Experience the hearty cuisine and rustic ambience of Akita—without the four-hour train ride.

Anyone who has been to Akita will know this magical prefecture in the deep north of Japan is known for its rich cultural traditions, breathtaking countryside and unique regional cuisine.

You may not realize is that you can have your very own Akita experience in Tokyo, at Akita Dining “Namahage” in Ginza. You can’t miss the Akita-themed restaurant, with its traditional red, demonic Namahage mask clearly signposting the venue.

The spacious restaurant is about as authentic as it gets. The interior is an actual 130 year-old farm house from Akita Prefecture that was reconstructed here in Tokyo. Shiny black wood floors complete with a built-in hearth, traditional wooden ceilings and old farm equipment. Even in the extreme heat and humidity of a Tokyo summer, you’d be forgiven for thinking that you’d stepped into a cozy, snow-covered farm house in one of Japan’s northernmost prefectures. Private booths take the shape of kamakura, the structures of ice and snow that play an important role in the prefecture’s winter festivals.

The food follows a similar theme to the decor, focusing on delicious and unique regional fare. A must-try is one of Akita’s most famous local dishes, kiritanpo: freshly cooked rice, pounded and formed into cylinders around cedar skewers. A restaurant favorite is kiritampo-nabe, served with broth made from the ambrosial local, free-range Hinai Jidori chicken—this prized bird is a local Akita breed that has been cultivated for generations and is renowned for its unique, delicate taste.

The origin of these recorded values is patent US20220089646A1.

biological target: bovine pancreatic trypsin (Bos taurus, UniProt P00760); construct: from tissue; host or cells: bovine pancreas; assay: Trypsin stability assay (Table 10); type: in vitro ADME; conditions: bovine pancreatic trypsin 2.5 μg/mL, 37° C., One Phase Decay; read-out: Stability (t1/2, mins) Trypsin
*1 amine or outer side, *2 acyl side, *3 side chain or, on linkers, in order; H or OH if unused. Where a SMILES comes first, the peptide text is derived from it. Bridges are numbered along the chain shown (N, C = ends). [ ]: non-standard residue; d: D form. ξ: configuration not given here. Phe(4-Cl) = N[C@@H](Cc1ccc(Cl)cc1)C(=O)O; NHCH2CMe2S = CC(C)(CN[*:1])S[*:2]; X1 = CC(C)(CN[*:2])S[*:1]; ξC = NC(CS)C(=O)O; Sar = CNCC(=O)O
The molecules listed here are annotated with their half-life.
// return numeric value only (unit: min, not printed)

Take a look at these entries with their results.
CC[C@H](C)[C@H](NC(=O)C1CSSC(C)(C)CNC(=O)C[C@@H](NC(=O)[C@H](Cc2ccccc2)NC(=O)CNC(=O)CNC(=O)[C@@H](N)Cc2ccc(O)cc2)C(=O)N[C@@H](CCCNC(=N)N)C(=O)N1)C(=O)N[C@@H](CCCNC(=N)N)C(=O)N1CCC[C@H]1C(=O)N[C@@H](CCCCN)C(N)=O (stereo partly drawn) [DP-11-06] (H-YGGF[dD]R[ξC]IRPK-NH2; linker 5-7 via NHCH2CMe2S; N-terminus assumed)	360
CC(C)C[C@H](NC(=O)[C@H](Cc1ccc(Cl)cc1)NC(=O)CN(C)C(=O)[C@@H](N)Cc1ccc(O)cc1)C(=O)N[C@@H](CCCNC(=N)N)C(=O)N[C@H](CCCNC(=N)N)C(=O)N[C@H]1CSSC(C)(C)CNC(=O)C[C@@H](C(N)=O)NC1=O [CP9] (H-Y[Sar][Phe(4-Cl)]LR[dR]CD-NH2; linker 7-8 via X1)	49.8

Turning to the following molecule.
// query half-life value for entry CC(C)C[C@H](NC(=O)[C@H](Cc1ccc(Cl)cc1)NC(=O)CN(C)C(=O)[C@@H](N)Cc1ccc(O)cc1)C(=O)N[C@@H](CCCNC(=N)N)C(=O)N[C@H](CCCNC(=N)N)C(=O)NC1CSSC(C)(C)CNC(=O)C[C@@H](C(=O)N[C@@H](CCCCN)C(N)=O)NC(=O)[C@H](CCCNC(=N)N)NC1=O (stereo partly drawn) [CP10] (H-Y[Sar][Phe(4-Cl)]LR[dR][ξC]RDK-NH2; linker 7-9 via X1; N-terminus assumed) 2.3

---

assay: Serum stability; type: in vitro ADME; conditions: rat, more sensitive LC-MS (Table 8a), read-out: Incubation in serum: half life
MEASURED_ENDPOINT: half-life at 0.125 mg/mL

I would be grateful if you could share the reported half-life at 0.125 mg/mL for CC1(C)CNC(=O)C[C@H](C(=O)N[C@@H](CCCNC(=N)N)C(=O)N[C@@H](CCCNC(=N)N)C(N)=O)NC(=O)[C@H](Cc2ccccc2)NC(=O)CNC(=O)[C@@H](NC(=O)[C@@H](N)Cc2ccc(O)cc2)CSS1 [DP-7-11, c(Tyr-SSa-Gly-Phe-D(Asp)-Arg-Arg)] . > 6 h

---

Other unmissable dishes include Matsuo Beef, grown and sourced directly from farms in the region, and Hachimantai Pork, the restaurant’s version of a traditional delicacy known as Du Zhong tea-fed pork, prepared using pigs reared on a special diet of mash from locally-grown tea.

Akita is also known as one of Japan’s most prolific sake-producing regions, and fans of nihonshu, Japan’s national tipple, will not be disappointed. You can get into the spirit by sampling any one of the restaurant’s prodigious sake collection, all sourced from the prefecture’s 38 local breweries.

Accompanying the evening meal are twice-nightly, electrifying “Namahage” performances, which conjure up the atmosphere of traditional ceremonies in Japan’s far north. Between the rustic decor, the hearty, authentic fare, and the wide variety of local sakes, you’ll can enjoy the feeling of Akita without having left Tokyo.


Akita Dining “Namahage”
9th Floor, Nakajimashoji Building, 8-5-6 Ginza, Chuo-ku, Tokyo 104-0061
Tel: 050-5797-4874

Opening Hours:
Sat–Thu: 17:00–23:30 | Fri: 17:00–04:00
Live “Namahage” shows:
Every night: 19:15 and 22:00

Cheers from Tadaima Japan

Tadaima Japan is a web magazine that focuses on Japanese culture, providing you with information from those who are truly in the know. Whether you’re after traditional events, culture, food and drink recommendations, popular tourist destinations, or the low-down on some of Japan’s best-kept secrets, this infinitely expanding guide book for Japan has you covered with daily updates from writers speaking from personal experience. In addition, Tadaima Japan readers can get a special offer at Akita Dining “Namahage”: visit the Namahage page at tadaimajp.com for a secret “key word.” Say that word to your server for a free cup of sake…kanpai!

For more information, visit tadaimajp.com

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